I’m in the process of my first read-through and first editing pass of A Murder of Crows, which I don’t think I’ve talked about much here if at all, and which is a dark fantasy novel that I began at the beginning of October and finished at the end of that same month. My instincts were correct: I underwrote. A lot. My goal is to get this from 65k words to 80k or more, and as of right now I think that’s eminently doable, given that there are many scenes that need fleshing out and other scenes that need adding.
Here’s the thing about novels: every single one is a different writing experience. Line and Orbit was this massive, sprawling, slightly fragmented thing, at least partly because it was coming from two imaginations instead of one, both working in excellent sync but both with a novel’s worth of Novel Stuff to go into the project as a whole. The result was a book that was in excess of 145k words long – two entire book-amounts of novel. So the task there was whittling it down to a manageable, publishable size, and that task was a mammoth one. It took about two years.
That book was also only roughly planned beforehand. It grew organically as we wrote. That was another reason for the length.
An earlier version of this post appeared on my Dreamwidth
So I finished Harbinger yesterday, or at least a draft of it. It clocks in at about 79k words, which is respectable. There’s still a lot of work to be done on it, but it feels good to be done.
I suppose. It honestly doesn’t feel like much of a big deal. Which is weird. It should. I’ve been working on it for nine months now. You guys it has literally been like I’ve been pregnant with a book.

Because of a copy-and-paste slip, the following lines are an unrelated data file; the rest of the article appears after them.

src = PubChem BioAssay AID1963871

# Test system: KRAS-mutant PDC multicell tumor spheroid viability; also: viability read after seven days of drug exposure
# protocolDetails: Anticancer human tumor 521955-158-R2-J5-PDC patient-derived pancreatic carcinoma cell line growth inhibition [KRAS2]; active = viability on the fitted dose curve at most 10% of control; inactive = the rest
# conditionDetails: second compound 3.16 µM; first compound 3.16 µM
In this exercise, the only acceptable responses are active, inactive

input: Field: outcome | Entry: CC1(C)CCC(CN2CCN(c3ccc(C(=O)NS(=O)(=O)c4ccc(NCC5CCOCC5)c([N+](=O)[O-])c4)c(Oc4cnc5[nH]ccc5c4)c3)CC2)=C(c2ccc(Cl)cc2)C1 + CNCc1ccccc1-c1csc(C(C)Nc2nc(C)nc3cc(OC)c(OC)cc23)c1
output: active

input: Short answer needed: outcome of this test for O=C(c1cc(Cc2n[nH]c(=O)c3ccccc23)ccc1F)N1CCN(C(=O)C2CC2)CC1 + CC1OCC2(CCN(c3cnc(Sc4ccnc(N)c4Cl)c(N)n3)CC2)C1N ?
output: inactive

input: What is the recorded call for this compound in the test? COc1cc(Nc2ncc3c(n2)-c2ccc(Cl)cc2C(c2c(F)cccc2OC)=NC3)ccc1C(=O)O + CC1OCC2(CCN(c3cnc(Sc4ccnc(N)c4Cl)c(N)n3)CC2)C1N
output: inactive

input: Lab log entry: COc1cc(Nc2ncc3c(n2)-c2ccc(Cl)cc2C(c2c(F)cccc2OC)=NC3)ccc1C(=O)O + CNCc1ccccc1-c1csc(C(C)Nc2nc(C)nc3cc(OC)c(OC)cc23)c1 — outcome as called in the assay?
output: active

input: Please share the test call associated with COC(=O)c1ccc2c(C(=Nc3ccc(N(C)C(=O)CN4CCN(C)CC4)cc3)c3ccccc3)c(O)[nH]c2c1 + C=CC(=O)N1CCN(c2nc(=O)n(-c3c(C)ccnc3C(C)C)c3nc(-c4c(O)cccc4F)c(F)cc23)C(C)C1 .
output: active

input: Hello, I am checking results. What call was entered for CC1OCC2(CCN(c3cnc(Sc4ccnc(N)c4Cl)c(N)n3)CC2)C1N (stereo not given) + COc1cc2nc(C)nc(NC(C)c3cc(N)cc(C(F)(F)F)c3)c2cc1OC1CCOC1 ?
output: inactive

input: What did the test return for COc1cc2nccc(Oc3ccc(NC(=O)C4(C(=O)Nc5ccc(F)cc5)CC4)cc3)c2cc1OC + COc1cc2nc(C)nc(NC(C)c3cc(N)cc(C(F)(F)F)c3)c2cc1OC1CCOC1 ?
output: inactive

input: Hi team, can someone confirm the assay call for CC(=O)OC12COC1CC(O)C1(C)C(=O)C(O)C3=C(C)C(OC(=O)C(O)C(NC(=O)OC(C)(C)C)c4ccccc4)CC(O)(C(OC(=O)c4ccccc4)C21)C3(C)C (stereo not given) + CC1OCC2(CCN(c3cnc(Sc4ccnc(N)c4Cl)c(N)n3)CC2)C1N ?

And now it’s done–or at least a draft of it is–and I just feel tired. And disconnected from it. I wrote -end- at the bottom of the page around 1:30 and then went to eat lunch and didn’t really think about it all that much for the rest of the afternoon. Granted, I had the first lecture of the semester to deal with yesterday evening and that always makes me nervous and preoccupied but still. I realize that it’s kind of the height of callous assholery to be all like oh yawn I finished another novel but I honestly do feel a little like that.
And I look back on the other two books I wrote/co-wrote–Line and Orbit and Communion–and I think about the differences in the two. At the end of L&O I was fucking elated. I was almost dizzy with joy. I had also written about 10k words in a single day so I was just dizzy, period. And then at the end of Communion I was considerably less excited but it still felt like kind of a Thing. And now… yeah.
Maybe some of it is just that I have more visceral sense of how far from done a draft actually means–from being in publishable shape and then actually being published. It took us about two years to sell L&O, from completion to signing the contracts, and this was after it took a good year or so to write. And then there’s been the edits, which were extensive, and it still won’t even come out for another few months. And I still haven’t sold Communion. I’m sure I will but it might take a while longer.
And now there’s Harbinger. My third baby. I love it but it’s got some defects that need fixing, and that’s work that has to be done before I can send it anywhere–and even then the work won’t be done.
That’s the thing about writing books: You’re never done. Not really. You take a breath and then you’re shoved back into it again. One of the reasons why I was so set on finishing Harbinger this week is because I want to start the next thing (which I’m very excited about but am not ready to talk about yet). And there are other things after that–I have a wonderful/awful feeling that the next thing is actually the first of three things, and there are another couple of things that might come after L&O… and I guess finishing just isn’t enough for me anymore. Which feels kind of sad, even though I guess I should be mostly pleased about what it means.
So. On to the next one.